More homeowners and businesses are choosing solar power in Nigeria. The cost-savings achieved by switching to solar is unquestionable and with more flexible payment options on the market, it’s now easier for people to make that choice. But decreasing fuel bills is just one of the exciting benefits of solar technology. There are others that exist and should not be overlooked. The most significant of these are the health benefits. This isn’t priced into the cost of going solar but if it were it would undoubtedly make it a life-prolonging investment.
Nigeria’s 60 million generators produce much needed electricity in the face of a deepening energy deficit that currently stands at 180,000MW. Worryingly, high levels of fumes are also generated by each set and are widely inhaled as carbon monoxide. The gas is invisible and odourless and over a long period of time has been linked to headaches, respiratory illnesses, heart disease and even cancer. With a proliferation of generator pipes pointing in various directions across neighbourhoods, businesses and market districts’ exposure to this risk is an unavoidable reality.Merging this with a low-ranking global healthcare system (140/195 nations) and the picture appears bleak.
Recent research into pollution in South-western Nigeria concluded that ‘CO’ emissions from petrol generators, diesel generators, cars, motorcycles and trucks depict a level of carbon monoxide that is highly toxic to the human body. It is therefore advisable to avoid closeness to these sources.
Solar Energy does not produce any pollutants and is one of the cleanest sources of energy. It is a smart choice for lowering the harmful gases in an immediate environment and safeguarding health. On a large scale, widespread adoption of solar transforms the general atmosphere and can save many lives.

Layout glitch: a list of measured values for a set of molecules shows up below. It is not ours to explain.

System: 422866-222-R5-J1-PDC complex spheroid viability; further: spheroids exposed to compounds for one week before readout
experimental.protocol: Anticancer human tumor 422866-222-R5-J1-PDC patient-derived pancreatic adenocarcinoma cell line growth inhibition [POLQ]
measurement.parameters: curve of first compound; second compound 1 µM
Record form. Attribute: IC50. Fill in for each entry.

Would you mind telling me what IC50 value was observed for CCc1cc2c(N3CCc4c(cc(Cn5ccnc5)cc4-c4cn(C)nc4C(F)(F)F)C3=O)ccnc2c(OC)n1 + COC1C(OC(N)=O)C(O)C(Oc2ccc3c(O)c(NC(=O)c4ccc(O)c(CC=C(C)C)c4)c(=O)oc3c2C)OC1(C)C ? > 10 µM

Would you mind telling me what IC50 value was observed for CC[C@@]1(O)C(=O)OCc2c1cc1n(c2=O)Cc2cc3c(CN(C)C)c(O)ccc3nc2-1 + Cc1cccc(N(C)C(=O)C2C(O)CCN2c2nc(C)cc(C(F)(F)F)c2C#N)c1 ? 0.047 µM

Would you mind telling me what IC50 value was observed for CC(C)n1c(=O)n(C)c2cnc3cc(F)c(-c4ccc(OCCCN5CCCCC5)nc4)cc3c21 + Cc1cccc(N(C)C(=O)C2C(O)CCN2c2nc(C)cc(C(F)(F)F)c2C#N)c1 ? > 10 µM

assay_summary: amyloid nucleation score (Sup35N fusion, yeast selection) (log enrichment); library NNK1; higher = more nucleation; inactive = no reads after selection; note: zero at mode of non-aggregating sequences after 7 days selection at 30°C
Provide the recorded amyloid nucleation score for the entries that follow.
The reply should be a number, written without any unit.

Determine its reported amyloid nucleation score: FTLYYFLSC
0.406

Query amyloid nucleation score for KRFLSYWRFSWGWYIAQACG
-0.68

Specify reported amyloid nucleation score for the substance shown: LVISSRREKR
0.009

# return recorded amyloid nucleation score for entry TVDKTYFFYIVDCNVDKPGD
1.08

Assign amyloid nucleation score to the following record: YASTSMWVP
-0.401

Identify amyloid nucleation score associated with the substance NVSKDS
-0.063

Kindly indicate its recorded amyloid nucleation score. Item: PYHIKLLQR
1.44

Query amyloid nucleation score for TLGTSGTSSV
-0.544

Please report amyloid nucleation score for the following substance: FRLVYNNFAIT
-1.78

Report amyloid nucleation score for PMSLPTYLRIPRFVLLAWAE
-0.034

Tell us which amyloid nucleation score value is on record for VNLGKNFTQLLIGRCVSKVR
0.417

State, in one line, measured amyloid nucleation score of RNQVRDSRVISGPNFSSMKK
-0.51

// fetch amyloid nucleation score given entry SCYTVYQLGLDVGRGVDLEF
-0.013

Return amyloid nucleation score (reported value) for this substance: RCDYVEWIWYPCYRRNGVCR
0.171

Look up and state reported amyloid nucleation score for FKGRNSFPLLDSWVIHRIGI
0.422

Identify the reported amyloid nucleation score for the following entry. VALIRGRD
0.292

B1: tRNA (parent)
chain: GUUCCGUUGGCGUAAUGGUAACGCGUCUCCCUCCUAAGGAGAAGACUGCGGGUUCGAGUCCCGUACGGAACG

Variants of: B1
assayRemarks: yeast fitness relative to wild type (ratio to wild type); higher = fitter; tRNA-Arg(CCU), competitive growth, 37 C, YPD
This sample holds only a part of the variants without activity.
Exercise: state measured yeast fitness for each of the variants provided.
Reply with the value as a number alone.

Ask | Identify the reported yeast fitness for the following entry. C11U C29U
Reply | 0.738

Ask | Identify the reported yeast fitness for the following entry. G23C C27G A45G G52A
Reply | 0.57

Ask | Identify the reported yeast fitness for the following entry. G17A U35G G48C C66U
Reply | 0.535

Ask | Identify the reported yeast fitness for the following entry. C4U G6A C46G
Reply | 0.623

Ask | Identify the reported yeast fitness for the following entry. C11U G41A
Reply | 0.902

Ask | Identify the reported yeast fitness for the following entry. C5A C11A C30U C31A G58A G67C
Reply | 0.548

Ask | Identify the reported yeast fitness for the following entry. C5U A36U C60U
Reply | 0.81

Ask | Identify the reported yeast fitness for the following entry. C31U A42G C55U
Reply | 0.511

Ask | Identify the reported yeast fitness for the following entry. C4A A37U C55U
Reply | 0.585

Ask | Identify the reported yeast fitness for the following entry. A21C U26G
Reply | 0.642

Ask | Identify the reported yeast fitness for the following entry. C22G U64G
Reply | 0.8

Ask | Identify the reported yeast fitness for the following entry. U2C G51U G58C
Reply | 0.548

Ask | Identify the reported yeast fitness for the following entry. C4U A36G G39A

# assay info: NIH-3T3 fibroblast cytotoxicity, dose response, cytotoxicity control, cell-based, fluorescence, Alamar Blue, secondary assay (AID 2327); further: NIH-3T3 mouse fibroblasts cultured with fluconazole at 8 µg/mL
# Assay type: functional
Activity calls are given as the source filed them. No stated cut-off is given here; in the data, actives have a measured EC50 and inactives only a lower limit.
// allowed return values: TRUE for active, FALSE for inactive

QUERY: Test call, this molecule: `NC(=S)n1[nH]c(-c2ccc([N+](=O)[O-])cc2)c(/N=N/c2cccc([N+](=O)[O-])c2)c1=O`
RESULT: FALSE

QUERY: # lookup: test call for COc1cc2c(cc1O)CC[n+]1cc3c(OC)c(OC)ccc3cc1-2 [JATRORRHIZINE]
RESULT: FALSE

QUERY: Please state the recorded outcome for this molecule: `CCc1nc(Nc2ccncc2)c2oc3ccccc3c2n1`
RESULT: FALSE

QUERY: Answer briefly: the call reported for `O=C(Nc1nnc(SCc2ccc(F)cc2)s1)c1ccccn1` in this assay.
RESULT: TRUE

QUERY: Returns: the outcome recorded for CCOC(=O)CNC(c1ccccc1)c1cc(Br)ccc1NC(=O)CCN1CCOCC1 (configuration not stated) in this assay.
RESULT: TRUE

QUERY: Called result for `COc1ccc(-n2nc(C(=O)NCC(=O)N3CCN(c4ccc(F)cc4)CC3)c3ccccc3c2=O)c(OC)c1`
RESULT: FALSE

The US Department of Energy revealed that ‘A household rooftop solar panel system can reduce pollution by 100 tons of CO2 carbon dioxide in its lifetime—and this includes the energy it took to manufacture the solar panels.’ It’s easy to imagine the multiplier effect this could have in places like Nigeria where chronic air pollution is at its worst. In 2016, the World Health Organisation declared Onitsha to be the worlds most polluted city.
Developing countries like China are already harnessing the benefits of Solar in a bid to meet its pollution reduction targets for the welfare of its citizens. In 2016 the nation installed 40,000MW of solar power marking a decided shift from manufacturing (to meet overseas solar demand) to installing the technology at home.
Addressing the United Nations in October, Liu Zhenya, former chairman of China’s state-owned power company called for widespread solar as a solution to cutting emissions that are ‘seriously threatening human survival.’ Pollution in cities like Shanghai and Beijing is reducing life expectancy and across the globe one in eight deaths is as a result of air pollution exposure.
While majority of Nigerians cite economic benefits as being the underlying reason for making the choice to go solar, the health benefits are becoming well-known and apparently for those who have chosen to go green. Lagos resident Mrs Adewale shared her experience since she invested in a solar system for her 2-bedroom bungalow where she lives with her husband and 2 sons. ‘it’s literally been a breath of fresh air having solar. I don’t know how we coped with the fumes in our compound before. Now a few of my neighbours also have it it’s really making our environment cleaner and nicer.’
No effort can be wasted in protecting health outcomes – man’s greatest asset. It is the very foundation for one’s ability to function and progress. The greater the emphasis placed on this aspect, the better the outcomes will be at an individual level and for the country as a whole. Solar Energy is one step in the right direction.